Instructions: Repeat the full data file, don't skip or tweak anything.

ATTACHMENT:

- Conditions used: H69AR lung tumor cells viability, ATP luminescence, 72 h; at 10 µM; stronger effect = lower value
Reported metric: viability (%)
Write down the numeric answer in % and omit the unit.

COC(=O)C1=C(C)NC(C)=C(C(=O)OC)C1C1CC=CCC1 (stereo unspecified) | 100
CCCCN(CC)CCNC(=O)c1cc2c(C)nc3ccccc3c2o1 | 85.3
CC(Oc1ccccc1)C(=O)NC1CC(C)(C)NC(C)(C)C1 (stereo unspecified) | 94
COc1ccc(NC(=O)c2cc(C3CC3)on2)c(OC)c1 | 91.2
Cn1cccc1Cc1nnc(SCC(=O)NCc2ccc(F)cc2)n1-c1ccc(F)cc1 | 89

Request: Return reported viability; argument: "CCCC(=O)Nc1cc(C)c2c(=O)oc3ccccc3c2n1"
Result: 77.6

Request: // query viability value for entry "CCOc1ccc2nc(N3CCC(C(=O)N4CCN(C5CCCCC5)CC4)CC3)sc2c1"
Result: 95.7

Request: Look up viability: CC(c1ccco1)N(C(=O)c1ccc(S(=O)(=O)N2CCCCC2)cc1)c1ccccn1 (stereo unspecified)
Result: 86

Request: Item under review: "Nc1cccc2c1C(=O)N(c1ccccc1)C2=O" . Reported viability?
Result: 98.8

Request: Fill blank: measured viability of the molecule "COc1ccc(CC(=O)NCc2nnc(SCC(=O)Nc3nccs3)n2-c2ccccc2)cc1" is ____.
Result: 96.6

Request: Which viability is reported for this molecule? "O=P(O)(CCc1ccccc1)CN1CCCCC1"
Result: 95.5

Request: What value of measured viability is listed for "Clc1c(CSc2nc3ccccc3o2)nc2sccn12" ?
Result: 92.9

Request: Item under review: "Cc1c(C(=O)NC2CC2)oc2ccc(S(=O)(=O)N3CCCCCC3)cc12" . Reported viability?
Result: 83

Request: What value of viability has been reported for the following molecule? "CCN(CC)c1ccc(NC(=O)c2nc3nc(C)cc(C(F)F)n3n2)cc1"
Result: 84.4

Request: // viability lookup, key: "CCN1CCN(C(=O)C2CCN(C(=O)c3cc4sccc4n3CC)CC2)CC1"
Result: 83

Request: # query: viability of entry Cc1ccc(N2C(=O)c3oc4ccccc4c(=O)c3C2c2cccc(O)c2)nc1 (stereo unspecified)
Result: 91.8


- Conditions used: H69AR lung tumor cells viability, ATP luminescence, 72 h; at 10 µM; stronger effect = lower value
Reported metric: viability (%)
Write down the numeric answer in % and omit the unit.

COC(=O)C1=C(C)NC(C)=C(C(=O)OC)C1C1CC=CCC1 (stereo unspecified) | 100
CCCCN(CC)CCNC(=O)c1cc2c(C)nc3ccccc3c2o1 | 85.3
CC(Oc1ccccc1)C(=O)NC1CC(C)(C)NC(C)(C)C1 (stereo unspecified) | 94
COc1ccc(NC(=O)c2cc(C3CC3)on2)c(OC)c1 | 91.2
Cn1cccc1Cc1nnc(SCC(=O)NCc2ccc(F)cc2)n1-c1ccc(F)cc1 | 89

Request: Return reported viability; argument: "CCCC(=O)Nc1cc(C)c2c(=O)oc3ccccc3c2n1"
Result: 77.6

Request: // query viability value for entry "CCOc1ccc2nc(N3CCC(C(=O)N4CCN(C5CCCCC5)CC4)CC3)sc2c1"
Result: 95.7

Request: Look up viability: CC(c1ccco1)N(C(=O)c1ccc(S(=O)(=O)N2CCCCC2)cc1)c1ccccn1 (stereo unspecified)
Result: 86

Request: Item under review: "Nc1cccc2c1C(=O)N(c1ccccc1)C2=O" . Reported viability?
Result: 98.8

Request: Fill blank: measured viability of the molecule "COc1ccc(CC(=O)NCc2nnc(SCC(=O)Nc3nccs3)n2-c2ccccc2)cc1" is ____.
Result: 96.6

Request: Which viability is reported for this molecule? "O=P(O)(CCc1ccccc1)CN1CCCCC1"
Result: 95.5

Request: What value of measured viability is listed for "Clc1c(CSc2nc3ccccc3o2)nc2sccn12" ?
Result: 92.9

Request: Item under review: "Cc1c(C(=O)NC2CC2)oc2ccc(S(=O)(=O)N3CCCCCC3)cc12" . Reported viability?
Result: 83

Request: What value of viability has been reported for the following molecule? "CCN(CC)c1ccc(NC(=O)c2nc3nc(C)cc(C(F)F)n3n2)cc1"
Result: 84.4

Request: // viability lookup, key: "CCN1CCN(C(=O)C2CCN(C(=O)c3cc4sccc4n3CC)CC2)CC1"
Result: 83

Request: # query: viability of entry Cc1ccc(N2C(=O)c3oc4ccccc4c(=O)c3C2c2cccc(O)c2)nc1 (stereo unspecified)
Result: 91.8